National Parks, Nature Reserves, State Forests, National Forests, State Parks and Refuges in Florida
Archie Carr National Wildlife Refuge with nesting loggerhead and green turtles; Caladesi Island State Park, said to have the best beaches in America; Manatee Springs State Park, the main attraction of which you can guess; the 607 square mile Ocala National Forest; J.N. "Ding" Darling National Wildlife Refuge on Sanibel Island with alligators, loggerhead turtles, manatees and the unique Sanibel Island rice rat; the 938 square mile Apalachicola National Forest; the 220 square mile Merritt Island National Wildlife Refuge at Cape Canaveral, where you may see grazing manatees and sea turtles as well as space launches; Okefenokee National Wildlife Refuge, which extends into Georgia; the 2500 square mile Everglades National Park, home of alligators, American crocodiles, Florida cougars, black bears, American flamingos and much more; Osceola National Forest where the Skunk Ape is said to have been seen; and the large Big Cypress National Preserve, home to bears and Florida panthers, are among the national or state parks, forests and refuges of Florida.
The USA is one of the most developed and technologically advanced countries in the world, yet has preserved much of its wilderness and beautiful scenery. Being familiar with the USA is as important in the modern Grand Tour as familiarity with Europe. Miami, Houston, Anchorage, Detroit, Las Vegas, Minneapolis, Fort Lauderdale, New York, Atlanta, Honolulu, Los Angeles, Savannah, Atlantic City, Salt Lake City, Kansas City, Seattle, Indianapolis, Philadelphia, Washington DC, Albuquerque, Sacramento, Chicago, San Francisco, Lake Tahoe, Santa Fe, Phoenix, Skagway, Fairbanks, Corpus Christi, Dallas, San Diego, Boston, New Orleans, St Louis, Juneau and Sitka are among the most famous cities in the USA. Other American mainland sites that should not be missed if a visitor to America, or an American for that matter, is to be regarded as well travelled, include Mount Rushmore, Yosemite National Park, the Grand Canyon, rodeos, Marvellous scenery and sea life in Kenai Fjords National Park, the Okefenokee Swamp, the plantations and bayous of the Mississippi Delta, Niagara Falls, Native American nations such as the Navajo and the Hopi, the Florida Keys, the Appalachians, Hawaiian volcanoes such as Mauna Loa, the Disney resorts, Glacier Bay National Park, Yellowstone National Park, the Ozarks, the wild west town of Tombstone, Route 66, the beach at Waikiki in Hawaii, Mount McKinley and fabulous wildlife in Denali National Park, the California coastline, the Everglades, Bryce Canyon, the Adirondacks, Mount Rainier National Park and the Arctic wilderness of Alaska.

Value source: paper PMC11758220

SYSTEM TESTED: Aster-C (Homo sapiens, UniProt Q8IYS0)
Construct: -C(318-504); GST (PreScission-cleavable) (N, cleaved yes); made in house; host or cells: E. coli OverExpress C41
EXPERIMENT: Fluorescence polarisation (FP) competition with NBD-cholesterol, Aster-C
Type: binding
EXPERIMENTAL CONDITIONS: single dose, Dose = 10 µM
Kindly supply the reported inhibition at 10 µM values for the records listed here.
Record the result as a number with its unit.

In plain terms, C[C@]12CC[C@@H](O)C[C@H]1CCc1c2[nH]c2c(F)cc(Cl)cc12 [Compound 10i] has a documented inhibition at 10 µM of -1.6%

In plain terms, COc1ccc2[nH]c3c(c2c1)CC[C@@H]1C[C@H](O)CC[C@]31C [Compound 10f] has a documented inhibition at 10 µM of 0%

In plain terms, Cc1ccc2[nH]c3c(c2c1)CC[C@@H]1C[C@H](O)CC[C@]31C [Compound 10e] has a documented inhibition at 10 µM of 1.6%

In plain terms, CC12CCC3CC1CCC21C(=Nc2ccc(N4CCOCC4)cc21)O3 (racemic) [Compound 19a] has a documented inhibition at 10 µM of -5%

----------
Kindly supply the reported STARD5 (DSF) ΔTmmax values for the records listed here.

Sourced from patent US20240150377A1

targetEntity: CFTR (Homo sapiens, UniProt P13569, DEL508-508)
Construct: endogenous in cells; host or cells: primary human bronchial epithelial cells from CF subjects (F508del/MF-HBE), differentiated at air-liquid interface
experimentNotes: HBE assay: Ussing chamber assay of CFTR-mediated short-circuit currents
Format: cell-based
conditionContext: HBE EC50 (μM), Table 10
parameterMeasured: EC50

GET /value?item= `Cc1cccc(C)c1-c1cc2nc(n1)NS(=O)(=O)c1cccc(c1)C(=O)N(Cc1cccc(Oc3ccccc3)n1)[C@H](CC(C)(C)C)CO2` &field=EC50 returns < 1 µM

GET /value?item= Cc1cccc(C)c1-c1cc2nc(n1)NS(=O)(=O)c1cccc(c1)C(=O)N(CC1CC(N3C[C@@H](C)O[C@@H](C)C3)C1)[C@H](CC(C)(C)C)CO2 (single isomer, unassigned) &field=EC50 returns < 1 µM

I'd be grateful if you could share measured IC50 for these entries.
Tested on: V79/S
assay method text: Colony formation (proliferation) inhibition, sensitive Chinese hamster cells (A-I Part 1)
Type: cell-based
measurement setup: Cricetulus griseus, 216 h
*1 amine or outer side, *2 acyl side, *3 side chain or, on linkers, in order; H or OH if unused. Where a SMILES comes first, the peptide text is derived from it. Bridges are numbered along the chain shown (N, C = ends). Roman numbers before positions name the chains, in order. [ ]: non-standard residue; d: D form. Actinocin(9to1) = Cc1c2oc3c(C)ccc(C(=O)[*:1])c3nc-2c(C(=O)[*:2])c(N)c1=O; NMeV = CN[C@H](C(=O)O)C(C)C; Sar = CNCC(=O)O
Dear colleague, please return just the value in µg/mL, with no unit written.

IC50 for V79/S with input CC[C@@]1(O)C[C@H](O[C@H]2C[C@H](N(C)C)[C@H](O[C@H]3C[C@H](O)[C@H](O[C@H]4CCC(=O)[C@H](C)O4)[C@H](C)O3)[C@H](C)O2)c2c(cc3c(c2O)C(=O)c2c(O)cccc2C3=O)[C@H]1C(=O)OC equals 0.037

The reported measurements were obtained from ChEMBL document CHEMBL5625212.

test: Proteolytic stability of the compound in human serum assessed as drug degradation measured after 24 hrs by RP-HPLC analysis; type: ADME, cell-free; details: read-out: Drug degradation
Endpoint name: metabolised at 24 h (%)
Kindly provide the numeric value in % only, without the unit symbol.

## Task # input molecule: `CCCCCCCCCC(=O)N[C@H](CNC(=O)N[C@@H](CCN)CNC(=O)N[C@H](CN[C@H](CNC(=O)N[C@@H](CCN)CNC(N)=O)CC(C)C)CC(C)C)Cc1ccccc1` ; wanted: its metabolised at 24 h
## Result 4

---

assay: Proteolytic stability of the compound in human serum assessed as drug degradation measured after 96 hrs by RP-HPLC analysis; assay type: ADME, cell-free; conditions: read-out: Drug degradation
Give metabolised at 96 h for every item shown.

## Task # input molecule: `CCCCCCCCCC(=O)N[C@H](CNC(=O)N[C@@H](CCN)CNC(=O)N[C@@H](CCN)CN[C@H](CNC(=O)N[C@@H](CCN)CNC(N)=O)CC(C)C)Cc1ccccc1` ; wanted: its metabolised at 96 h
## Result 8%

The United States of America are so enormous that even most Americans cannot "know" all of their own country. Even visiting every state would be a major undertaking. It is possible, however, to visit the iconic places known all over the world, especially through Hollywood movies. We hope that you found today's Ghostsafari tip useful.